With consumers now keeping more of debt in high-interest credit card balances, it’s no surprise Americans are paying more interest.

Deposit rates have not kept up

In addition to the interest consumers pay on their debt, there’s another side to the net interest equation. Consumers earn interest on their savings that may offset what they pay on their debts. Unfortunately, average rates on deposit accounts haven’t come close to keeping up with the average rates charged on consumer debt.

According to figures from the FDIC, since the Fed began raising interest rates in March 2021, the average interest rate offered on bank savings accounts has risen by just 0.43%. The average rate offered on 5-year CDs has risen by just 1.07%.

Those numbers are a far cry from the 5.25% increase in the Fed funds rate over the same period, let alone the 6.58% average increase in credit card rates.

How consumers can improve their net interest

To improve their net interest earnings, consumers need to take matters into their own hands. Here are four things you can do to improve your net interest:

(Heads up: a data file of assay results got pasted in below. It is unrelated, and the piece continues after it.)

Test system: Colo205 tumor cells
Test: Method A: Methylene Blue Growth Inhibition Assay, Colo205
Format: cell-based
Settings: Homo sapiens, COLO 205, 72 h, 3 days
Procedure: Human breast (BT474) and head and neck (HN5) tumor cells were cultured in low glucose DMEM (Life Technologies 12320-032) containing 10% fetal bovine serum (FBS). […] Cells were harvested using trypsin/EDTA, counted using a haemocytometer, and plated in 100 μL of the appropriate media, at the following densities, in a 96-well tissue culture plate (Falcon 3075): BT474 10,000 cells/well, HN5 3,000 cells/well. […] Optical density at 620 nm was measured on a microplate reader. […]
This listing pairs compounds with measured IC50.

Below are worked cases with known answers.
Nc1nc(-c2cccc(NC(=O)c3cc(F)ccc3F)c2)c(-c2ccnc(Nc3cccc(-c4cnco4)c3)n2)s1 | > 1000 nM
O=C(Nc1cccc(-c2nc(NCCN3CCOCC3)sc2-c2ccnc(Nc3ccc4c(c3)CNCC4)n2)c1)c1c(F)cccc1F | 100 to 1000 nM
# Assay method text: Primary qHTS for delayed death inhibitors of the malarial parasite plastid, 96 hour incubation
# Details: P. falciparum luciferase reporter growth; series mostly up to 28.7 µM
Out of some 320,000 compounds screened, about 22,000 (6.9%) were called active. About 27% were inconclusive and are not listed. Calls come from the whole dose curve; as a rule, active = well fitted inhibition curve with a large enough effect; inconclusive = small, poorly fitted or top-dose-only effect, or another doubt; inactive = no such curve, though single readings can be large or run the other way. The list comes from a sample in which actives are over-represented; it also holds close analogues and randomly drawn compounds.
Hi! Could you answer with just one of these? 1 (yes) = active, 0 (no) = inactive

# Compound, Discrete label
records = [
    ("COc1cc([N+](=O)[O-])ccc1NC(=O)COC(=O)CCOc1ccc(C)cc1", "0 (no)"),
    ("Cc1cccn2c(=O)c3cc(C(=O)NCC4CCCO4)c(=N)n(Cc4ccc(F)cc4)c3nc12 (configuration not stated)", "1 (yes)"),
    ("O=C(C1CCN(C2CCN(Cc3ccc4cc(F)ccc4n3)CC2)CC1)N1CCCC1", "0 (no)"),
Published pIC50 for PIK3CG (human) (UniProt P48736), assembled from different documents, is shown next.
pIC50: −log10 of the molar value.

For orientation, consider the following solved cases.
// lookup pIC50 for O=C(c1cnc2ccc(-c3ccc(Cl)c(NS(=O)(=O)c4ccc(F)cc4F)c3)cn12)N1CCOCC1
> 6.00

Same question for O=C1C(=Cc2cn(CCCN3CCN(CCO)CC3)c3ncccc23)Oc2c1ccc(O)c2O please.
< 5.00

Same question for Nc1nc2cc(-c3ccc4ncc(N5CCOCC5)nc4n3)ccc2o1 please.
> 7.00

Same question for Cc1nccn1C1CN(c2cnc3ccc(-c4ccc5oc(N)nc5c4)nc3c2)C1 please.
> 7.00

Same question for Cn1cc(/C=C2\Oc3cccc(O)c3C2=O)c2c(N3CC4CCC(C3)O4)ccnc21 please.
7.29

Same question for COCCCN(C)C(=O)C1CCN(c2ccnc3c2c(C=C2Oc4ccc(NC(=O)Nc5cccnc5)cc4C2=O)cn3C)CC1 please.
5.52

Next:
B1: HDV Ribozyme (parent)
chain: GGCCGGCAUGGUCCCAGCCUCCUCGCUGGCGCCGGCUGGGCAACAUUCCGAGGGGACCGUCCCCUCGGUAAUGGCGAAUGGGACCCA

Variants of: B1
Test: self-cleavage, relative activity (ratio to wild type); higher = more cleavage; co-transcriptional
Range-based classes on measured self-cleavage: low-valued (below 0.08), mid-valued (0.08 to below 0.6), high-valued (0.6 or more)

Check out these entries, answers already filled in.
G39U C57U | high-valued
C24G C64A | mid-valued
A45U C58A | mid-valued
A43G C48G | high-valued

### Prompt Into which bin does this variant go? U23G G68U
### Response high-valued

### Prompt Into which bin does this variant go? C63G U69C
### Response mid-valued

1. Reduce debt balances. This is an especially expensive time to be carrying debt, so reducing debt can be especially rewarding right now.
  2. Choose cheaper forms of debt. Only use credit cards for purchases you can pay off within a few months. If you need more time to pay, take out a loan with a lower interest rate—or consider delaying the purchase while you save up for it.
  3. Shop for a better rate. Whether you’re looking for a credit card or a loan, there may be a better deal out there. Interest rates vary widely from one financial institution to another, so shopping around is well worth the time.
  4. Work to improve your credit score. Loans and credit cards for poor credit customers charge much higher rates than those for people with good credit. Credit score improvements can affect your net interest earnings and thus help you build your net worth.

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Disclaimer: The article and information provided here are for informational purposes only and are not intended as a substitute for professional advice.

Richard Barrington
Financial analyst for Credit Sesame, Richard Barrington earned his Chartered Financial Analyst designation and worked for over thirty years in the financial industry. He graduated from St. John Fisher College and joined Manning & Napier Advisors. He worked his way up to become head of marketing and client service, an owner of the firm and a member of its governing executive committee. He left the investment business in 2006 to become a financial analyst and commentator with a focus on the impact of the economy on personal finances. In that role he has appeared on Fox Business News and NPR, and has been quoted by the Wall Street Journal, the New York Times, USA Today, CNBC and many other publications.